Fig. 8. Fire blight symptoms, necrosis and wilting, on a blossom cluster of Bartlett pear (click image for larger view).


Fig. 9. Fire blight symptoms on Bosc pear shoots (click image for larger view).

Antibiotics provide a protective barrier on the surface of plants that suppresses the growth of the pathogen before infection. Streptomycin has been the antibiotic of choice for fire blight as it kills the pathogen on the plant surface. Oxytetracycline, which reduces the growth rate of pathogen but does not kill existing populations, is less effective than streptomycin (26). The length of time that an antibiotic is active on the surface of the flower is not well understood, but generally streptomycin is considered active for 3 days and oxytetracycline for 1 day after application. Timing is critical to the success of either antibiotic for fire blight control: unnecessary sprays are expensive, but an omitted spray during an infection period can set the stage for an epidemic. Growers rely on recommendations of university-based extension personnel and disease-risk models to optimize the timing of antibiotic sprays and to minimize the number of applications. While none of the models are perfect in predicting when and where fire blight will occur, they are useful management tools that have spared growers and the environment many antibiotic sprays.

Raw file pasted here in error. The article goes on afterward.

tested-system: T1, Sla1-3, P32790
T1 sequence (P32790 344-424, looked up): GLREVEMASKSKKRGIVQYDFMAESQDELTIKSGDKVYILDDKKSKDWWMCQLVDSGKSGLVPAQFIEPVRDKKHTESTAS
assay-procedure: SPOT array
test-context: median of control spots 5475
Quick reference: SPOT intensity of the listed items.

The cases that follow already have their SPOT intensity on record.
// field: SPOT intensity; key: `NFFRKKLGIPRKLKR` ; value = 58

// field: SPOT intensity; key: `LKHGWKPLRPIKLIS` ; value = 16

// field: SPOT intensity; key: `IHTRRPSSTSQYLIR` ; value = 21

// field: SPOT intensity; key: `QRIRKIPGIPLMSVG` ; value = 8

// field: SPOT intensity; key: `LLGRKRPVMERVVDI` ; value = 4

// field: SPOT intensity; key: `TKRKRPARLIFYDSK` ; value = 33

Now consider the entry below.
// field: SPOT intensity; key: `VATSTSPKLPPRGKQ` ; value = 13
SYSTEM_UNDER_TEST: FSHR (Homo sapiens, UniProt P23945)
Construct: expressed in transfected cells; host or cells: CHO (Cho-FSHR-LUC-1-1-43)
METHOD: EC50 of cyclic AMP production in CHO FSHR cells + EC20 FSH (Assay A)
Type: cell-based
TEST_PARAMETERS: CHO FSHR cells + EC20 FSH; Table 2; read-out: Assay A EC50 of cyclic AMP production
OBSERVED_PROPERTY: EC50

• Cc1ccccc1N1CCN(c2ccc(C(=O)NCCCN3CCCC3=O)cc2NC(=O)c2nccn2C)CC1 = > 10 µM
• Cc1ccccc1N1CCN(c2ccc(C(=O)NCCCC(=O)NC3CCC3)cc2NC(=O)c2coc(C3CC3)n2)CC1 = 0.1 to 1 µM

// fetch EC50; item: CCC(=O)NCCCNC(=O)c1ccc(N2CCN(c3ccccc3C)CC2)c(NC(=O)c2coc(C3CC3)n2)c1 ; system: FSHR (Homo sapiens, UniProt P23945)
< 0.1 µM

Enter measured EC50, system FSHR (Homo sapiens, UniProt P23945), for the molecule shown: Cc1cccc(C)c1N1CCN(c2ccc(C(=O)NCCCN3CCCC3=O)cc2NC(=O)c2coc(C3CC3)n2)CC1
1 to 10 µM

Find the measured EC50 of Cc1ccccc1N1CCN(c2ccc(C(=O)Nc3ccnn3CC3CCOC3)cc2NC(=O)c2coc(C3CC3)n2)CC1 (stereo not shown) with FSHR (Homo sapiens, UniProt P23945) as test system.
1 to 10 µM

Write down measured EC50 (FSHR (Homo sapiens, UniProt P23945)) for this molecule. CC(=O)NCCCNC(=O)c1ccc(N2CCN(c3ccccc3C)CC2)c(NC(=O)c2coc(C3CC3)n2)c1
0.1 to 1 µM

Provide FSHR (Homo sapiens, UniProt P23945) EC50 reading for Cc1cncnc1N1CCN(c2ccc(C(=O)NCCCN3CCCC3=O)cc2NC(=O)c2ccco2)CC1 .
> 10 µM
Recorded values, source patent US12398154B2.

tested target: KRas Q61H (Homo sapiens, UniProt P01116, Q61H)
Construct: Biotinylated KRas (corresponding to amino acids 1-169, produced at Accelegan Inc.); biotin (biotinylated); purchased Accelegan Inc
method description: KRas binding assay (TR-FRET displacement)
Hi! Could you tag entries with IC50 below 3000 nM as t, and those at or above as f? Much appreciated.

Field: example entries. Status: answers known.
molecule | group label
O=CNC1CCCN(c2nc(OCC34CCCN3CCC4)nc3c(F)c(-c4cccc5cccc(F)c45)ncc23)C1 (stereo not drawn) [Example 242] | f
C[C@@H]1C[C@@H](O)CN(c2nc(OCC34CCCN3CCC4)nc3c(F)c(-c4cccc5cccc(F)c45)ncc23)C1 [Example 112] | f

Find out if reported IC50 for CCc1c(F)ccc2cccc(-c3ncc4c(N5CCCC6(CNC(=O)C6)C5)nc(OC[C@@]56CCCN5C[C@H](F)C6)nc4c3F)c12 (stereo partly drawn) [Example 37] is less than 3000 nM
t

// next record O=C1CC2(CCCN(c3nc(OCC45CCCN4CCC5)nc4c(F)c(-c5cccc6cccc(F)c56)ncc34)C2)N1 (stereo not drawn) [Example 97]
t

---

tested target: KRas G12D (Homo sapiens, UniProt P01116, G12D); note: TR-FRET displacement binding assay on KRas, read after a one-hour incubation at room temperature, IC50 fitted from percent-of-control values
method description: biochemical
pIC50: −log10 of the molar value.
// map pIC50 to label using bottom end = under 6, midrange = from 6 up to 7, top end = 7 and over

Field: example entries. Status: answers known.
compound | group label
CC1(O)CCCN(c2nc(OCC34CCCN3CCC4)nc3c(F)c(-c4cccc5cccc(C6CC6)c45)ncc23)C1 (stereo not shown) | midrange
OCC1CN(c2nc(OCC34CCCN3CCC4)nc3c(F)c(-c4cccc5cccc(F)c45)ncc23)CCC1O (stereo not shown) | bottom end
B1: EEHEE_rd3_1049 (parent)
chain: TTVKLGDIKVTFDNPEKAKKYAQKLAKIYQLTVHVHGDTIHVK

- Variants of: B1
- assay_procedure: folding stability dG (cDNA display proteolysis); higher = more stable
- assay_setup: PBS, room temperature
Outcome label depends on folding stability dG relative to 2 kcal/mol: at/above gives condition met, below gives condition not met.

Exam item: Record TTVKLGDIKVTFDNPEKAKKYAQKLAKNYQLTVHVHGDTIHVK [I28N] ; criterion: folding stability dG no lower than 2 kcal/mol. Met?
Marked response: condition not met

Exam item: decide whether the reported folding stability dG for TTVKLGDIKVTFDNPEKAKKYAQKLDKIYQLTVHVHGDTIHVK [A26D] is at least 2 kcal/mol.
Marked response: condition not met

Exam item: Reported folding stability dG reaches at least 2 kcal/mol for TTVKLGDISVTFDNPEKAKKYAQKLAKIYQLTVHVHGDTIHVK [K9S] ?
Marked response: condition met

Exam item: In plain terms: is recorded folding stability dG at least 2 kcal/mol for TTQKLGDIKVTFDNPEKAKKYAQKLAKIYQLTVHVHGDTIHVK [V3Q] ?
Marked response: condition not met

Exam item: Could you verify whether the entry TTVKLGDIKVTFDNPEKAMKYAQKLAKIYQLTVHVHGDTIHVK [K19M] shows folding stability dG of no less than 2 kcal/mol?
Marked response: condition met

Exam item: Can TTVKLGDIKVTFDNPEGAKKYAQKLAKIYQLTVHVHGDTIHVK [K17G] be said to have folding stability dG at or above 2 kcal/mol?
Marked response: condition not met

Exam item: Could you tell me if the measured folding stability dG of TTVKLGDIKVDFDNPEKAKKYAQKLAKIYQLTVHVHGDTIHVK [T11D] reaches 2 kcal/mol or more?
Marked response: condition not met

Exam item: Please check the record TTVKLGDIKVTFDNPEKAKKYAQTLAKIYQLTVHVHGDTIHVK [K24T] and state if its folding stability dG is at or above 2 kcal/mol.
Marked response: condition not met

EPA-approved product labels recommend spraying antibiotics for fire blight control on a calendar basis, beginning during bloom and repeating every 3 to 5 days until a specified time before harvest. With that schedule, up to 15 streptomycin sprays and 10 oxytetracycline sprays could be applied. If every acre of pear in the U.S. were sprayed at the maximum dose, then 264,810 pounds of streptomycin and 88,270 pounds of oxytetracycline would be applied annually. Spraying every acre of apple in the U.S. at the maximum dose would result in application of 802,455 pounds of streptomycin and 400,221 pounds of oxytetracycline every year. Comparing these figures to those shown in Table 1 makes it clear that fruit growers are actually using less than 3% of the amount of antibiotic permitted.


Antibiotic Resistance: The Silver Bullet is Tarnished